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Nissan EV SUV previewed to US dealers

The Nissan EV family tree is expanding with a new crossover that’s been shown to US dealers.
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Nissan’s electric vehicle range is branching out from the Leaf, with US dealers getting a preview of a new electric crossover last month.

Automotive News reports the unnamed two-row crossover has been described by dealers as being the size of an X-Trail but as spacious as the larger Murano.

It uses a new electric vehicle platform that may be used for the other seven new EVs Nissan says it wants to release by 2022. A concept version of the new crossover is tipped to debut at next month’s Tokyo motor show.

The crossover reportedly has a range of 482km, up considerably from the Leaf’s 270km range and exceeding the Tesla Model Y Standard Range’s claimed 390km figure. Though details of the battery size or output aren’t yet known, the crossover is said to hit 100km/h in under five seconds.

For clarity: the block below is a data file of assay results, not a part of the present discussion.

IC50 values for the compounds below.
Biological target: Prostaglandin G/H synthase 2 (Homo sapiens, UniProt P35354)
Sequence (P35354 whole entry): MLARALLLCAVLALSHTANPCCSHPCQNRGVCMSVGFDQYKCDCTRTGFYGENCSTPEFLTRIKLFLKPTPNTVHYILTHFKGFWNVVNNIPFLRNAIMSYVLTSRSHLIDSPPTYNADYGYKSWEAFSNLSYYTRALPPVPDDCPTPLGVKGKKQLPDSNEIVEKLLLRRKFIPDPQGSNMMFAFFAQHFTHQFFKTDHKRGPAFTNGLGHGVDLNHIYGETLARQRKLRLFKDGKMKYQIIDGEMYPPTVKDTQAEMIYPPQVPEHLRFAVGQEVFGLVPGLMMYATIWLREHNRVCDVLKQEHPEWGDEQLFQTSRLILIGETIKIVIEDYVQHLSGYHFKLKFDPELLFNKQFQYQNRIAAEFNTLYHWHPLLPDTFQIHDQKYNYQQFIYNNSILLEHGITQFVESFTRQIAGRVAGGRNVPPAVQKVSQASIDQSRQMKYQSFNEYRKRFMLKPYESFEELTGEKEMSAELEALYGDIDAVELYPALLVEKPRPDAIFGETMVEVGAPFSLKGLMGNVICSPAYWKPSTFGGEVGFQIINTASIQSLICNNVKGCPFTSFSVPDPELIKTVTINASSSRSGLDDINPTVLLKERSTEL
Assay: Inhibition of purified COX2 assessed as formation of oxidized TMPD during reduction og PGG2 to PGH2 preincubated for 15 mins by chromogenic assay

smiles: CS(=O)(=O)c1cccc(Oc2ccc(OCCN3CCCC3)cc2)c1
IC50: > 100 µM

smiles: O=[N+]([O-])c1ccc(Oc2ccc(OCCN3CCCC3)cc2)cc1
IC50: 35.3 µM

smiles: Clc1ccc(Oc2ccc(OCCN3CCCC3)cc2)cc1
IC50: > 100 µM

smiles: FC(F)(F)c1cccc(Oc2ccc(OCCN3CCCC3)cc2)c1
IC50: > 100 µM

Styling is said to be inspired by the IMx concept, albeit with a shorter bonnet. The IMx used plenty of familiar Nissan design cues but the interior of the new SUV is said to be a radical departure from anything the company has offered before.

Like Tesla, Porsche and Volkswagen electric vehicles, the report says it features uses a digital dashboard. A pulsating start button switches on the display, according to the report, but drivers will find no other buttons to press on the dash.

The next generation of Nissan’s ProPilot semi-autonomous technology should appear on the new crossover. ProPilot 2.0 debuted earlier this year on the Japanese-market Skyline (their version of the Infiniti Q50), introducing hands-off highway driving from on-ramp to off-ramp.

To deliver this, the system employs seven cameras, five radar sensors and 12 sonar sensors and relies on high-definition 3D maps of highways.

The new crossover will reach US dealers in the second half of 2021. That means Ford and Volkswagen will pip it to the post with their upcoming electric crossovers, both scheduled for release next year.

Chevrolet, too, is expected to introduce a Bolt-based electric crossover next year. Hyundai and Kia already offer electric versions of the Kona and Niro crossovers, respectively.

Nissan may have had the first-mover advantage in the US mass-market EV segment but, while EV sales have continued to grow, Leaf sales have tumbled.

Nissan shifted more than 30,000 examples of their electric hatchback in 2014 but just under half that number last year. Though Nissan released a restyled Leaf in 2018, the Chevrolet Bolt continues to outsell it in the US market while media-savvy Tesla takes all the oxygen out of the room with its regular updates and periodic new vehicle introductions.